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B.C. First Nation community receives $59M for lands taken by power company

Federal government provides compensation to Matsqui band in Abbotsford
Matsqui First Nation Chief Alice McKay speaks Wednesday morning (Feb. 21) at a press conference at the band’s community centre. (Ryleigh Mulvihill/Abbotsford News)

Matsqui First Nation in Abbotsford has received a $59 million settlement from the federal government for reserve lands that were taken more than 115 years ago for the construction and operation of a tramway.

The announcement was made Wednesday (Feb. 21) at a press conference with Matsqui First Nation Chief Alice McKay; Gary Anandasangaree, minister of Crown-Indigenous relations; and others.

The settlement is in relation to Canada granting the Vancouver Power Company (VPC) rights of way in 1908 for a tramway across two Matsqui First Nation reserves.

Matsqui did not receive adequate compensation for the taking of its reserve lands nor did the federal government uphold its agreement to ensure rail crossings were built and maintained across the rights of way, a press release states.

“As a result, Matsqui’s access to its reserve lands was cut off,” the release says.

Speaking at the press conference at Matsqui First Nation’s community centre, McKay said the claim was filed in 2010 and negotiations have been underway since 2017.

RELATED: Matsqui First Nation files claim against federal government for sale of reserve lands

She said she hesitates to use the word “reconciliation” when talking about compensation to First Nation communities.

“The reason I don’t like it is because for reconciliation there had to be a relationship to begin with – and there wasn’t,” she said.

“So as we gather here today to recognize the settlement of our VPC-specific claim we are not here for reconciliation. We are here to begin to develop our relationship – our relationship built on recognition, respect and trust.”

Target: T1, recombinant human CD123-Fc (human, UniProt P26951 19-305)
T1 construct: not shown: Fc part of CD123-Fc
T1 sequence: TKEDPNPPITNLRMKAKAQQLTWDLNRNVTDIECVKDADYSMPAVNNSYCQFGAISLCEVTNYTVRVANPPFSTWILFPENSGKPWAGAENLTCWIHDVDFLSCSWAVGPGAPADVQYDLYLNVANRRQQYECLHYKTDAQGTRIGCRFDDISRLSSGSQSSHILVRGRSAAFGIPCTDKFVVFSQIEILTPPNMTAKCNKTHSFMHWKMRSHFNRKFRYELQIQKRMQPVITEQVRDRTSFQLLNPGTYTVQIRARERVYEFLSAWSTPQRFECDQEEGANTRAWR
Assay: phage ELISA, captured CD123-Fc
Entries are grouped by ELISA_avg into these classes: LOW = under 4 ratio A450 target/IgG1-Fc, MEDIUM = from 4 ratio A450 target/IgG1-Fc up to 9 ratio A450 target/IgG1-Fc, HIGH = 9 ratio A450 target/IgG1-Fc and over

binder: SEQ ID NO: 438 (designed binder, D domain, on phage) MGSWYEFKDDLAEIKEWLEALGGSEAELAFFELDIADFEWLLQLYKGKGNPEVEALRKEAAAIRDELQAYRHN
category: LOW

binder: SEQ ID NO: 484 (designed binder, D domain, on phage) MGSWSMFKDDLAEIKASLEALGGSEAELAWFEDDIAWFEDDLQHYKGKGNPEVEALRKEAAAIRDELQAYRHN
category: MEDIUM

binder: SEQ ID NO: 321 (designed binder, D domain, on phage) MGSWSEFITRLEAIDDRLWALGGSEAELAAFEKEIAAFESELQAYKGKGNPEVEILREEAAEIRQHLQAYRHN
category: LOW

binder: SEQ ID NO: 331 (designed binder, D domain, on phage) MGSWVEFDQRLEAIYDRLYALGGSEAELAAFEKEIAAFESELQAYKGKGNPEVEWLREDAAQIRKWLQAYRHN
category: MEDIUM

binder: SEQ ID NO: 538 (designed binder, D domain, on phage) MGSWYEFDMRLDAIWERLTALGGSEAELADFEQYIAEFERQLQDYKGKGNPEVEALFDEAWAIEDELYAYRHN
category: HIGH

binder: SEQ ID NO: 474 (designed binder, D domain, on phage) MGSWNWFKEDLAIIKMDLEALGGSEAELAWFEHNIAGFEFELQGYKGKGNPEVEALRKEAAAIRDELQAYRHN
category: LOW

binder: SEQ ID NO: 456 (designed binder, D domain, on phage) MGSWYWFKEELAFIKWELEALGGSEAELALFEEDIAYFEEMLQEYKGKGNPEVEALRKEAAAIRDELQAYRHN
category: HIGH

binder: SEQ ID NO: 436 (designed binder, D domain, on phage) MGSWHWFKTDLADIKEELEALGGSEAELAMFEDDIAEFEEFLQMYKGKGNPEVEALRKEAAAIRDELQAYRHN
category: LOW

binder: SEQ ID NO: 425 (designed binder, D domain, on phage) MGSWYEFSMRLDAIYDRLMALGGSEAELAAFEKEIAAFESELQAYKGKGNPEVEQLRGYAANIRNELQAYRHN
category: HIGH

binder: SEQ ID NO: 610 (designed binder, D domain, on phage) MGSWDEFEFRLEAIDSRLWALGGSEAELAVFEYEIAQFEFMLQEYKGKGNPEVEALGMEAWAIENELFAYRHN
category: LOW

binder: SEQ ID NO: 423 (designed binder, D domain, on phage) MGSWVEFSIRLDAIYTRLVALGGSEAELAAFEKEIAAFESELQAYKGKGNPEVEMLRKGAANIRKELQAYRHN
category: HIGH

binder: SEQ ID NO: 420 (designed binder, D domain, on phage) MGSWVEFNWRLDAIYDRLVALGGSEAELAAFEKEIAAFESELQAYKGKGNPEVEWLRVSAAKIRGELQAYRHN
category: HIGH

McKay said the settlement will not change or fix the past, but it does give hope “for a brighter future.”

“It shows us that … the government of Canada recognizes the harms of the past and is committed to building this relationship, and for that we are grateful.”

Anandasangaree said the federal government has not historically been a good partner in its relationships with First Nations communities.

He said the agreement with Matsqui First Nation (Màthexwi Tribe) is a symbol of the government’s “ongoing commitment to showing up as an equal partner with a desire to do better.”

“This is not about compensation; this is about ensuring what is rightfully yours,” he said.

Matsqui First Nation has other claims still to be settled, including one involving the sale of almost their entire reservation lands 160 years ago by the Colony of British Columbia.

The claim, filed in 2019, states that 99 per cent of the 9,600 acres administered to Matsqui by the government in 1864 was sold out from under them to incoming settlers in the Fraser Valley.

Only a small piece of the original reserve exists today at the north end of Abbotsford along the Fraser River.

In 2020, nine acres at the former site of MSA Hospital on McCallum Road were returned to Matsqui First Nation. The site will be developed into several six-storey apartment buildings and a park.

Matsqui First Nation is a Stó:lō community of nearly 300 members. Its core territory stretches along the Fraser River from Crescent Island to Sumas Mountain, and southward beyond the Canada-United States border.

RELATED: Abbotsford lands returned to Matsqui First Nation

RELATED: Application seeks to rezone former Abbotsford hospital lands for apartment development

Gary Anandasangaree, federal minister of Crown-Indigenous relations, speaks Wednesday morning (Feb. 21) at a press conference at the Matsqui First Nation community centre. (Vikki Hopes/Abbotsford News)
Matsqui First Nation’s community centre is located off Harris Road in north Abbotsford. (Vikki Hopes/Abbotsford News)